Corner Infielders:

Matt Carpenter - Carpenter has started the last three days at first base with Lance Berkman nursing a calf injury, but he should be viewed more as a short-term fill-in and not a guy to target for the long haul in the case of a major injury. Allen Craig will be back in the near future and in that event, he would be chosen over Carpenter, and the Cardinals also are grooming Matt Adams to be their first baseman in 2013 or perhaps at a later point. Speaking to Carpenter's merits, he's got a good batting eye and could hit for average, but at age 26, what you see is what you get - and I see a long-term part-time player, not a future keeper. Mixed: $0; NL: $4.

Todd Frazier - Frazier might get the call despite a terrible Triple-A start due to Miguel Cairo's hamstring injury, although Brandon Phillips is due back in the lineup Sunday and if he holds up, that obviates the immediate need for Frazier. But if he does get the call, it might be worth throwing a one-unit bid on him based on the skills he demonstrated last season at both the major and minor league levels, rather than dwelling on 32 at-bats in April this year. Mixed: $0; NL: $1.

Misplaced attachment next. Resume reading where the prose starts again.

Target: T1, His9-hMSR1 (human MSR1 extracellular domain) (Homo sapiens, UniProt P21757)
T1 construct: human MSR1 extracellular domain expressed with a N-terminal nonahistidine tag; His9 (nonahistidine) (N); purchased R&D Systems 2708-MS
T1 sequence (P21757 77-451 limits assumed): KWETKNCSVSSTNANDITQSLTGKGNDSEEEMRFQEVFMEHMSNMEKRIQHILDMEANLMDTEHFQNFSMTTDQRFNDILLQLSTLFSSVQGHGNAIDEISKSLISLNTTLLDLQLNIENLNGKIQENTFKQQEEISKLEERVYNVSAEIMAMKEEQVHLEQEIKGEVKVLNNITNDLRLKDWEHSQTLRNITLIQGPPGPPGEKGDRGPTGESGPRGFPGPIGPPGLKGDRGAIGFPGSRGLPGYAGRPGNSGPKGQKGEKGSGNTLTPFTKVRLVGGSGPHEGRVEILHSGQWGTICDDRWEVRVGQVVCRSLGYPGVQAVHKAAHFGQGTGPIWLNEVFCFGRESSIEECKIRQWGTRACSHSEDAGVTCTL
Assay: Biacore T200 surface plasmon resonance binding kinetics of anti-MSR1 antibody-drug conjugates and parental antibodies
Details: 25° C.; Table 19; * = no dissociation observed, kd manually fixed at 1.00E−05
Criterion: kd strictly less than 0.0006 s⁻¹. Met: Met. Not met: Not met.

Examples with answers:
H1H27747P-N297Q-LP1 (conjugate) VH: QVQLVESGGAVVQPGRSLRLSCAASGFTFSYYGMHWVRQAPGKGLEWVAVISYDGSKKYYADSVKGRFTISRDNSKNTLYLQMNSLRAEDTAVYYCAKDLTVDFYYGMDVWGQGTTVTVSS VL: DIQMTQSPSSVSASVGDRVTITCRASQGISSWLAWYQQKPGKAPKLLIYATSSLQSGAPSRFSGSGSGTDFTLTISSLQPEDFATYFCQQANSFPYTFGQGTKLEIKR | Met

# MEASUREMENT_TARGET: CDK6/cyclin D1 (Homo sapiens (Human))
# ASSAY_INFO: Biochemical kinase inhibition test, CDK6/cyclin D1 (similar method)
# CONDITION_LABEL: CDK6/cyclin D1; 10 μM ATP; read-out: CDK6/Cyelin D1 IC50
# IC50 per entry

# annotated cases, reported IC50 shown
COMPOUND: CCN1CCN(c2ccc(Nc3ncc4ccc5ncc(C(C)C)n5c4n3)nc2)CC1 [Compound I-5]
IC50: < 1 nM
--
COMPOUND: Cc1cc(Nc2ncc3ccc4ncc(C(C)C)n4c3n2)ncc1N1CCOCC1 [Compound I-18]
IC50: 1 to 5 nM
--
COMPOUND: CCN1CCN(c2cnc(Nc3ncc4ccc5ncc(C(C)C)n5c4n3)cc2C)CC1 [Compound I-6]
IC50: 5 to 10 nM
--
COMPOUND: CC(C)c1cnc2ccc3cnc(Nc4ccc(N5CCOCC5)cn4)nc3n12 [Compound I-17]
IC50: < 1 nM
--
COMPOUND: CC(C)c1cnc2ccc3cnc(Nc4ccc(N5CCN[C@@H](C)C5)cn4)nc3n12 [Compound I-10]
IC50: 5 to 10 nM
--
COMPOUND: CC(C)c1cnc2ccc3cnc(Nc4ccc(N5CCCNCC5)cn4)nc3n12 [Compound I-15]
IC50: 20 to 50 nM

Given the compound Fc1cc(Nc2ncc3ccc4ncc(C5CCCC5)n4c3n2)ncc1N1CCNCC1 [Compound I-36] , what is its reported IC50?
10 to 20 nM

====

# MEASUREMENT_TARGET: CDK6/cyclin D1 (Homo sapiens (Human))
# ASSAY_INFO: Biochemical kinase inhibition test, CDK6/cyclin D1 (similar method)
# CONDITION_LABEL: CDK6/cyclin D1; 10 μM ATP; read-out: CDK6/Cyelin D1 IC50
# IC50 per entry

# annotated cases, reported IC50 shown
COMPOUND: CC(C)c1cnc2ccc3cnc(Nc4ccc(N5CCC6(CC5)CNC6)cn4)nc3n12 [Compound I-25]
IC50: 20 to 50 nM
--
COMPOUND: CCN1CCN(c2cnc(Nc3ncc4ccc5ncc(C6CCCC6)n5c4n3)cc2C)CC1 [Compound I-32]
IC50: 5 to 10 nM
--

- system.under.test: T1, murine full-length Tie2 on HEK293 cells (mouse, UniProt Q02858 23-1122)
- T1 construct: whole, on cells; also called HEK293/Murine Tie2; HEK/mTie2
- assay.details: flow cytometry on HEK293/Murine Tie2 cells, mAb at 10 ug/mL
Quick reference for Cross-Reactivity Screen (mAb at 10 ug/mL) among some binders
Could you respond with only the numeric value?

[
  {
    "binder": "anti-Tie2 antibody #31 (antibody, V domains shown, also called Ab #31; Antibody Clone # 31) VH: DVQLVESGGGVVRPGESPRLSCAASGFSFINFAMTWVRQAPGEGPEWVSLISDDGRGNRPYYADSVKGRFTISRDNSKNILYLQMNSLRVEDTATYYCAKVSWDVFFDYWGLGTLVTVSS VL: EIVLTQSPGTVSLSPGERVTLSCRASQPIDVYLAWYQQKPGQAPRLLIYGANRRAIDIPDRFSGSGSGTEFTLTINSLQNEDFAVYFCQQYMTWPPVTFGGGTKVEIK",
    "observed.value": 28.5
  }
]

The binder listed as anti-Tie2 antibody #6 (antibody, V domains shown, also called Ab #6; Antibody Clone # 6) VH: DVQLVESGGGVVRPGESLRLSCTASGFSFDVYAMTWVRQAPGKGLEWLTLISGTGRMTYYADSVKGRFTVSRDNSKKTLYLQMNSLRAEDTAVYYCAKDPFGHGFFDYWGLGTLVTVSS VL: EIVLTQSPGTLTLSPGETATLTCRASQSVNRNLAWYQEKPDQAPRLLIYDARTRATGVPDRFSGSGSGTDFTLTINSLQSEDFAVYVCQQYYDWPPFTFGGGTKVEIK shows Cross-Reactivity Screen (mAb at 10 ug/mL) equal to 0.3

Anthony Rizzo - Rizzo's scorching hot start for Triple-A Iowa (.385/.415/.795 with five homers in 39 at-bats) has him saying “… hello, I'm here, I'm waiting …” to Cubs management, but currently there's no place to play him. They want to give Bryan LaHair a decent run at first base, and even if they were to move him to the outfield, they'd first have to get rid of one of their veterans - be it Alfonso Soriano and his untradeable contract, Marlon Byrd, or David DeJesus. But even that might not be enough, because they also have to find room for Brett Jackson in the outfield eventually. Rizzo's 2:8 BB:K to start the season at least gives them some cover to justify waiting. Mixed and NL: $0 speculative bid.

Middle Infielders:

Mike Fontenot - Fontenot agreed to a minor league deal with the Phillies. This doesn't move the needle much, unless Chase Utley is out for longer than a month, Freddy Galvis flops so badly at second base (or, more appropriately, at the plate) and Pete Orr isn't considered a more viable alternative to Fontenot. Could happen, but it's not a great likelihood, and the payoff is pretty small. Mixed and NL: No.